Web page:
The Closed Nature of the Open Web
Ad Age | May 10, 2019 - The world wide web celebrated its 30th birthday this past spring. That’s three decades’ worth of growth and evolution for an experiment whose entire purpose was to encourage freedom and decentralization of information and communication.
Unfortunately, this open, free global information network has never worn heavier shackles than it does today.
Today’s web has calcified into a mostly closed environment in which a few powerful players control the majority of information being shown to the masses. That’s not only bad for society, but it’s also untenable for the very brands that are funding the growth of these closed platforms.
A vibrant, open web—one where quality, independent publishers can thrive on their own—is essential for not only the continued unrestricted exchange of information and ideas, but also to maintain a fair e-commerce and advertising marketplace for retailers and brands. Brand support of platforms with advantages creates a reinforcement loop that continues to give the platforms power over advertisers, content creators and the open web. If today’s advertisers want to maintain access to the audiences that matter most to them, they need to start diversifying the investment of their advertising dollars.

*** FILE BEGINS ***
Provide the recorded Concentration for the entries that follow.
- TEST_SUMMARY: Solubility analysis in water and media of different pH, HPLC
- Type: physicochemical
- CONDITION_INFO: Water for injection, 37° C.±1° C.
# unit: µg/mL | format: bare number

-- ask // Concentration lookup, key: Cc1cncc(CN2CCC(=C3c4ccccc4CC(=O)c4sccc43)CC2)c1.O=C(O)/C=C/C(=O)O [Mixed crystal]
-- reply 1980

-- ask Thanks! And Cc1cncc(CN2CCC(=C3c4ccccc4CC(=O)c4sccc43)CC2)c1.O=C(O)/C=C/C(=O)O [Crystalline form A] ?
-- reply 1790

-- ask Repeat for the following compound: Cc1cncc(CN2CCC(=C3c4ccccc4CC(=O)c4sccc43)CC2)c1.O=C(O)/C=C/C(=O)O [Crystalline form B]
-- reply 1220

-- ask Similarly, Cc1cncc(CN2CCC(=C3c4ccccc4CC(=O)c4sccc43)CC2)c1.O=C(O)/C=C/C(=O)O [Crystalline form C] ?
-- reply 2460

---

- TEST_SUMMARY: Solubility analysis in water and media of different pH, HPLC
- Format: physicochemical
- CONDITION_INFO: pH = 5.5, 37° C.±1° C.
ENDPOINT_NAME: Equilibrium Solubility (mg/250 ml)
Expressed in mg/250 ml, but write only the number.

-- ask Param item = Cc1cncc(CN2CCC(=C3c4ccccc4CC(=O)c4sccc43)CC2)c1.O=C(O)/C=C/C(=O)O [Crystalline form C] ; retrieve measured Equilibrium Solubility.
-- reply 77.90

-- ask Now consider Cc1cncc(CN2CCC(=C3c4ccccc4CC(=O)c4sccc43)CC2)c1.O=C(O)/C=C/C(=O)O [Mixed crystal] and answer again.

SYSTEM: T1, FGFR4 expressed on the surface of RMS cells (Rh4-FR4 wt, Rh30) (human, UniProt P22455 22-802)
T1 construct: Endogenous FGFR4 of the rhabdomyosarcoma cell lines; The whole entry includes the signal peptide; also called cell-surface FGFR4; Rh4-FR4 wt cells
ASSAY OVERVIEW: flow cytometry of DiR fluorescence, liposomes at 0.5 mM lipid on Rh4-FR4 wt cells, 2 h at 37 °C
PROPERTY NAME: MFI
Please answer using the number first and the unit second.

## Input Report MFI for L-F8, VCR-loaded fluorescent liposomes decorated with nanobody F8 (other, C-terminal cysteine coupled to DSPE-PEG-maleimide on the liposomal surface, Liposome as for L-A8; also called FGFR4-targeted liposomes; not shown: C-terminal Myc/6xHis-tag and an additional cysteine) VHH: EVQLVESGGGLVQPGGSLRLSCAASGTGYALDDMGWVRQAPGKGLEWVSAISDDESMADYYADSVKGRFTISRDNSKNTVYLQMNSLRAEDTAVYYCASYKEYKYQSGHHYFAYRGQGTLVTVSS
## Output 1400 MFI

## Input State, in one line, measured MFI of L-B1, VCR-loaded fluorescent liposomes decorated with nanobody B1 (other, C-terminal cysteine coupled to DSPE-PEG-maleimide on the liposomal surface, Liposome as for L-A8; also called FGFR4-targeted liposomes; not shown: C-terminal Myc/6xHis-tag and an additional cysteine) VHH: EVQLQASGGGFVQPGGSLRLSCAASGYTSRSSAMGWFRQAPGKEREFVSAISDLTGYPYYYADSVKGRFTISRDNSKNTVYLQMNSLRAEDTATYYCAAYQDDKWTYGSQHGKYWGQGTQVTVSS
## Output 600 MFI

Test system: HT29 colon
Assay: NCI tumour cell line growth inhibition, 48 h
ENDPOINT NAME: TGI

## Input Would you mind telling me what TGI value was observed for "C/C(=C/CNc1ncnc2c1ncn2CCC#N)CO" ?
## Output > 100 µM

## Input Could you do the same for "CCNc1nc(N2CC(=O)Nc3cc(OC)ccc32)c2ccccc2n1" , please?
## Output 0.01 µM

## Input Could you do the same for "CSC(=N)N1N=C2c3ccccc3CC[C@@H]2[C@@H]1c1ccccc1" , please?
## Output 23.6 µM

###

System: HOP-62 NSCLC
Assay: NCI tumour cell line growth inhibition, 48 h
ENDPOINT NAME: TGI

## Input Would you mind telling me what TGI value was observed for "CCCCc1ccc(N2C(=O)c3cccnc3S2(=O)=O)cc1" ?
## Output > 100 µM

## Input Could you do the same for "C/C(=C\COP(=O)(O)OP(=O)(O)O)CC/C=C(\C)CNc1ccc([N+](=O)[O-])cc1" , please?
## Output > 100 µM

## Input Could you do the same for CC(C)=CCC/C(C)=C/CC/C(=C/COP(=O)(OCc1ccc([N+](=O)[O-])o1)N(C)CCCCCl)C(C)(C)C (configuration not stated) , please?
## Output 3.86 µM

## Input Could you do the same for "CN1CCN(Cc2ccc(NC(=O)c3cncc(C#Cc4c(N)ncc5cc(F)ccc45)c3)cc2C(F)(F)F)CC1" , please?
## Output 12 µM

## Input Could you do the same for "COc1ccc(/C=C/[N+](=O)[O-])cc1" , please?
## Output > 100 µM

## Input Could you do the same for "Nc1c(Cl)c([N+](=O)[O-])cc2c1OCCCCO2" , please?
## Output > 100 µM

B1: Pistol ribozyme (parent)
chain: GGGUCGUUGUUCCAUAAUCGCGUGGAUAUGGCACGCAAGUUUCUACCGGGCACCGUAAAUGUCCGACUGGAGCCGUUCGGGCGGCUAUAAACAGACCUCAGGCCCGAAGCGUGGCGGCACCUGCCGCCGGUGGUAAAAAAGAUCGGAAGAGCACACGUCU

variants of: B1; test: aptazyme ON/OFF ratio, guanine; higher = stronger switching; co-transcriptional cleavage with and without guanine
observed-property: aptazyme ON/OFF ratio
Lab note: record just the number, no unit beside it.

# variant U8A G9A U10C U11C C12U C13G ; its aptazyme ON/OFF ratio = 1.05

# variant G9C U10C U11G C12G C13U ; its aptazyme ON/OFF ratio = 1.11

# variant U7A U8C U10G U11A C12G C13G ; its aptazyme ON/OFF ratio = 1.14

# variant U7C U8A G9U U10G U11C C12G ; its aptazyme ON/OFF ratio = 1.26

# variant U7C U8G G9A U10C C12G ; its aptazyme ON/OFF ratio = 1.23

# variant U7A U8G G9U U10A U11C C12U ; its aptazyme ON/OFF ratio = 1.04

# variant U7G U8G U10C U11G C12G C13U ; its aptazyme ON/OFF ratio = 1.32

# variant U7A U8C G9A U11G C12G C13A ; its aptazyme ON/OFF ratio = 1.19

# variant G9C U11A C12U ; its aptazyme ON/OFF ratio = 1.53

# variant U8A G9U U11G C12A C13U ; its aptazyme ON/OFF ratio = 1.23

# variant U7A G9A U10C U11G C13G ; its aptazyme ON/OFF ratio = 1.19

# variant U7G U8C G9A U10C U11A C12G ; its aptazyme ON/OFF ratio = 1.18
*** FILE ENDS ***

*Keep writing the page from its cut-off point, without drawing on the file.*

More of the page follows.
The pendulum swings
It’s only in understanding how the web has evolved since its inception that we can understand the precarious position in which we find ourselves today. Back in the fledgling days of the web, it was an entirely open system—and an incredibly painful user experience. AOL saw the opportunity to make it easy, and this first-ever closed platform quickly became the dominant way in which people accessed the web. But over time, as subscription revenue stalled, AOL became too aggressive in the advertising space, and user experience took a backseat to revenue. (Some of you might even remember AOL randomizing the location of the “close ad” to make it harder to dismiss popups.) All the while, dial-up was on the decline, and AOL eventually lost its footing.
AOL’s dominance gave way to a sort of golden age for the open web as it was always intended. Information and publications came online in droves, and the user experience was much improved compared to the earliest days of the open web. Digital ad revenue flowed into publishers, and those that continued to respect their user experiences were rewarded with large online readerships. But the digital economy was monetized by direct-response tactics—aggressive lower-funnel advertising that is interruptive at its core. That meant the web eventually became what AOL became: a messy user experience.
So the pendulum swung again. As consumers migrated to closed experiences and in-app environments like Facebook, Instagram, Twitter, Amazon and others (which initially were uncluttered, ad-free environments), ownership of the consumer relationship (and the access and data that come with it) has become tightly restricted. Even Google, once synonymous with the open web, has increasingly evolved into a closed-minded player looking to control all aspects of the consumer experience. Advertisers looking to connect with today’s consumers vis-à-vis these companies must play by their rules—and those rules intentionally obscure details in a way that does not benefit advertisers.